The Open Road
The petulant visitor worried the deadbolts on the front door as she sat in the close and airless room---a tinny Glenn Miller track trilling.
"Don't sit under the apple tree with anyone else but me.
Anyone else but me.
With anyone else but me..."
She stood up and checked the locks. Then she checked them again. And one more time. Just to be sure.
He was sneaky, this snake-oil-slinging swashbuckler poised outside her door. He was also unexpectedly patient. More patient than she could ever hope to be.
The trembling tip of her cigarette leapt to life with each reckless inhalation as she contemplated his infuriating endurance.
Hiding inside the inky darkness she remembered the time he knocked on her window in Denver, and how, by the light of a waning moon, he somehow convinced her to move to Los Angeles, California where she didn't have a job. Or friends. Any home. Or a plan.
It would not be the first time she'd crumbled.
"Just pack your stuff. Just go!" he'd harangued her as the moonbeams puddled at her bare and frigid feet that stood in an apartment she could no longer afford, when he convinced her to move from New Jersey to North Carolina.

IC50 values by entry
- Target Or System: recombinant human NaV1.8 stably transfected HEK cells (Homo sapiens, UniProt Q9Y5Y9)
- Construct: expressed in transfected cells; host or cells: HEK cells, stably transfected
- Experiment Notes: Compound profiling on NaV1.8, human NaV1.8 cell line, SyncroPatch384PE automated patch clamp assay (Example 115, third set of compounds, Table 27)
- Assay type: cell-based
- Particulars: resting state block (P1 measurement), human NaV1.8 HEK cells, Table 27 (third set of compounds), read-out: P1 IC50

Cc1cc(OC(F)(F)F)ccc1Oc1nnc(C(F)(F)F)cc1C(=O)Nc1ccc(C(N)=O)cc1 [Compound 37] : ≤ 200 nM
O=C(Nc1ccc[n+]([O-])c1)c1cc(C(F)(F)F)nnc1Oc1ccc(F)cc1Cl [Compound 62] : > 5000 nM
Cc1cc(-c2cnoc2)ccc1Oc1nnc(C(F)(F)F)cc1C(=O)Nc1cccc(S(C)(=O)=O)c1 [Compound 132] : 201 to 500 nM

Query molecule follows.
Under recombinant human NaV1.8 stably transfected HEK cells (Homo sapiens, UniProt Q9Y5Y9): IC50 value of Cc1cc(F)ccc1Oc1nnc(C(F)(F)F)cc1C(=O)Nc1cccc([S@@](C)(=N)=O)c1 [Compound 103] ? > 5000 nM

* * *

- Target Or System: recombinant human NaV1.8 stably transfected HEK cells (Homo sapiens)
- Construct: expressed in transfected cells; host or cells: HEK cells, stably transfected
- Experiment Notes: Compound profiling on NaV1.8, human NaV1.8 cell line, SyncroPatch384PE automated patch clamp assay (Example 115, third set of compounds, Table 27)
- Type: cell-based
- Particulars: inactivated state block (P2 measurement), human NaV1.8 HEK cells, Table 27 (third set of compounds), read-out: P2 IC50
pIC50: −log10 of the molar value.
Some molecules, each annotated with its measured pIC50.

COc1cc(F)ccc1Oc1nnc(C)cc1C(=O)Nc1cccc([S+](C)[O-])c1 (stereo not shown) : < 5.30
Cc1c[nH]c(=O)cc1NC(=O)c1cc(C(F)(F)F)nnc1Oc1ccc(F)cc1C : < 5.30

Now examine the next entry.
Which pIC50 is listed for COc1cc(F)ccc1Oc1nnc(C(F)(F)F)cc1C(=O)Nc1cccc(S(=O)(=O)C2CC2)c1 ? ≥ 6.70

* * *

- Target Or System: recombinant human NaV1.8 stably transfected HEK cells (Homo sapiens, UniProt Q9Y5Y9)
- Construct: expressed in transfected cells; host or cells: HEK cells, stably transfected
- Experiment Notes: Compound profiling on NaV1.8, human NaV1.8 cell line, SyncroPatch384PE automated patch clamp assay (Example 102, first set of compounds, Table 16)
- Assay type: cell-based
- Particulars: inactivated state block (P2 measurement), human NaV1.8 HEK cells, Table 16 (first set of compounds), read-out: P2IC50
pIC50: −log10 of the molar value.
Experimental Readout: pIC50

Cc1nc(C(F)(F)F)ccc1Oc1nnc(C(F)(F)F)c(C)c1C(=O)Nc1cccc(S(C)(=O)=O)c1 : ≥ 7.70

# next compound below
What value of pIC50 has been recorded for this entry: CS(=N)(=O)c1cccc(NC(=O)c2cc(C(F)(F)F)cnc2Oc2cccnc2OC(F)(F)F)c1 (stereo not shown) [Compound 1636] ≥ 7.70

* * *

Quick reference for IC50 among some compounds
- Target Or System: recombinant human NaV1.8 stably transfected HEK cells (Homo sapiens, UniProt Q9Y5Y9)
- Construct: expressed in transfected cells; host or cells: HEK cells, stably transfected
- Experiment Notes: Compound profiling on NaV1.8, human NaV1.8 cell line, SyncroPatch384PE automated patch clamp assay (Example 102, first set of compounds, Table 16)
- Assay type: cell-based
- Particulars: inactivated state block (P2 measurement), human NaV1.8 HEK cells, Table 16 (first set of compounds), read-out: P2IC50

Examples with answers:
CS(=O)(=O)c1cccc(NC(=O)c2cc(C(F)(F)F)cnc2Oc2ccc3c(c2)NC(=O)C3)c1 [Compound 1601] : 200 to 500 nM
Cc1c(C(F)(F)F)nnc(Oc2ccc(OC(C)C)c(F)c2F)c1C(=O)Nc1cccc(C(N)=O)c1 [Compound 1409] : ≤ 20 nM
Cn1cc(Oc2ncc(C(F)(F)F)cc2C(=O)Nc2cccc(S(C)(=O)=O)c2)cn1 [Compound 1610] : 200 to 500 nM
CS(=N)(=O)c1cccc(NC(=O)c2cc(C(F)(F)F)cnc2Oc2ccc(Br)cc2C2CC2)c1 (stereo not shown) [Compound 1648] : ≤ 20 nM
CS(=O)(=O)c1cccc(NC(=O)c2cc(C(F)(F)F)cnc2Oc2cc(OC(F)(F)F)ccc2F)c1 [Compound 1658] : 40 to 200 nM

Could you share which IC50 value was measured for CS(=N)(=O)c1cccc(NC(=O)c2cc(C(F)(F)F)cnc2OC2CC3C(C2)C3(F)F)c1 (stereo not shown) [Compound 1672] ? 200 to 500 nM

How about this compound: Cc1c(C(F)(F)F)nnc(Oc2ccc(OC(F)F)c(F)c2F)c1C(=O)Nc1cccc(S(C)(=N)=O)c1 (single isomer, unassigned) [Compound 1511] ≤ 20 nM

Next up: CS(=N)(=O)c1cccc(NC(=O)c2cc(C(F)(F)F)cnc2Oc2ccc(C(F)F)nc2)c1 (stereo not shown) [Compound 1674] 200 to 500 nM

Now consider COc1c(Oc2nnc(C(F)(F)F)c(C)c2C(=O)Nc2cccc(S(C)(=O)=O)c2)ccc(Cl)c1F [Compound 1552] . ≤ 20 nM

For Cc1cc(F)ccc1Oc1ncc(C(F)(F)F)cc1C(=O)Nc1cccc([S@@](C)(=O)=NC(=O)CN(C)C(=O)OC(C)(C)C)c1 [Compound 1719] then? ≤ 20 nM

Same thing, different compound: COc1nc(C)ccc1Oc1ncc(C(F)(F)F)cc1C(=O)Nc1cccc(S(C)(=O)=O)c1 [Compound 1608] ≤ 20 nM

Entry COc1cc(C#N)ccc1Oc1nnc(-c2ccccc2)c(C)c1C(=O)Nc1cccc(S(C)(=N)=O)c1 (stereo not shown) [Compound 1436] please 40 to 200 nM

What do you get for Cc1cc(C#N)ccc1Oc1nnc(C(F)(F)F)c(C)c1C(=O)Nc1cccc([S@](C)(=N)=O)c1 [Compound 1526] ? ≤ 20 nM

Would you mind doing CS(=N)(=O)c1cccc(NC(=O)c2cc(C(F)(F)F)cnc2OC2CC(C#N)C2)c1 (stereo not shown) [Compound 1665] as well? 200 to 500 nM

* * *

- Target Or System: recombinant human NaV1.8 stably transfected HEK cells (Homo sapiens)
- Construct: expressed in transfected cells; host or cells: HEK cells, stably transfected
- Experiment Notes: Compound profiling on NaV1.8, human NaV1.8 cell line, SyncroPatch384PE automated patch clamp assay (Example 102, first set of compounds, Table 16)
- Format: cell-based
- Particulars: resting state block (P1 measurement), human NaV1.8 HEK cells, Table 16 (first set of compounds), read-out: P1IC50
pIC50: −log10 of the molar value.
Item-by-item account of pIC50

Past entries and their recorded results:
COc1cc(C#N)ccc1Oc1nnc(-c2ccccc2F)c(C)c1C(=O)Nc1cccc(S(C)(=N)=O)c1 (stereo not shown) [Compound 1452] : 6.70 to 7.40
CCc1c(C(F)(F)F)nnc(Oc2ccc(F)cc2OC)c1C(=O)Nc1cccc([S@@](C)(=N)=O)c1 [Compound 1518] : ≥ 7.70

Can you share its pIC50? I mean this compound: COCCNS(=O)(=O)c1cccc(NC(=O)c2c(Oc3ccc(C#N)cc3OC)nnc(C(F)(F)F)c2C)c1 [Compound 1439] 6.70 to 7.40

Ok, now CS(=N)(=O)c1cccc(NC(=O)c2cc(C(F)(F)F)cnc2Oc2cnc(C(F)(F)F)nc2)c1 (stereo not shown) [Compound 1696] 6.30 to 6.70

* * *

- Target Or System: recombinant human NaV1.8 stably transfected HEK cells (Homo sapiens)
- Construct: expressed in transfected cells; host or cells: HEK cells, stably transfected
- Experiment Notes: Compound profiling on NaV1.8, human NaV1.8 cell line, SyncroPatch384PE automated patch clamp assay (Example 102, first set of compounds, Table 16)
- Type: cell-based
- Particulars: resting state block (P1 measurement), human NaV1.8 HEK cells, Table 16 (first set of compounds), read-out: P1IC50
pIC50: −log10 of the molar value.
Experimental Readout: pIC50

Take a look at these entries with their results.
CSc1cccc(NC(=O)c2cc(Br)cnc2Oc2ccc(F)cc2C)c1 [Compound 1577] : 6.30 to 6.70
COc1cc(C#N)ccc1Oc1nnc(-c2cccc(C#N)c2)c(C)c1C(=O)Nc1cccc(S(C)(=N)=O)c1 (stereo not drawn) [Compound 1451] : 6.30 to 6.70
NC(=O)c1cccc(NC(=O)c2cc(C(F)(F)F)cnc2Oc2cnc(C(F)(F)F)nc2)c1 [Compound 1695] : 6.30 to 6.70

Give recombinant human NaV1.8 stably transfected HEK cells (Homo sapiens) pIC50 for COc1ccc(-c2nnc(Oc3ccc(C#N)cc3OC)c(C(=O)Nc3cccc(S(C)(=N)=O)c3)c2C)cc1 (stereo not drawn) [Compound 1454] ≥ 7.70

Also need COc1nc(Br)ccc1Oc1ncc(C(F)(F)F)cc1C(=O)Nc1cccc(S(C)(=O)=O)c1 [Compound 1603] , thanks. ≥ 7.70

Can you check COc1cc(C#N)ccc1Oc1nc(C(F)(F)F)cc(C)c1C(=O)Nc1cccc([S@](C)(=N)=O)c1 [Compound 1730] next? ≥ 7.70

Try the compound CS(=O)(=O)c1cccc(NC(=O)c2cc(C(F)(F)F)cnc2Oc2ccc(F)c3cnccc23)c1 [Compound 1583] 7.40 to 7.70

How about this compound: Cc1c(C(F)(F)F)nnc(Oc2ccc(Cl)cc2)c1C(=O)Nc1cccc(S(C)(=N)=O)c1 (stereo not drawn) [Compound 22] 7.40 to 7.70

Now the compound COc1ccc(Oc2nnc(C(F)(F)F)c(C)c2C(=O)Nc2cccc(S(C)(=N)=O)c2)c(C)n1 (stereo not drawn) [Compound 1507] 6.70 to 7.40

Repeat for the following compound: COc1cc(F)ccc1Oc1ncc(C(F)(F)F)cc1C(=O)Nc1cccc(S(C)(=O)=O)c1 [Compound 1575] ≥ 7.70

"Just one thought, can change your life."
And so, she left. She always left eventually. Even after "sitting on her hands" like her friend Debbie Devito had taught her to do whenever she contemplated saying or doing anything incredibly stupid or juvenile.
She sat on her hands a lot.
She also did a lot of leaving, because her gentleman caller was charming and alive and he smelled like the beaches in San Felipe and the hotel rooms in Europe, and cross-country Greyhounds, and vast open spaces and how you'd think think freedom would smell, if it had a scent.
The grandfather clock ticked off the fading moments of indecision as she wondered if she had finally outgrown him. If the fanfare and the new had somehow lost its lustre, or allure.
"Be fair to me and I'll guarantee...
I won't sit under the apple tree with anyone else but you, till you come marching home."
She placed one hand, upon the door.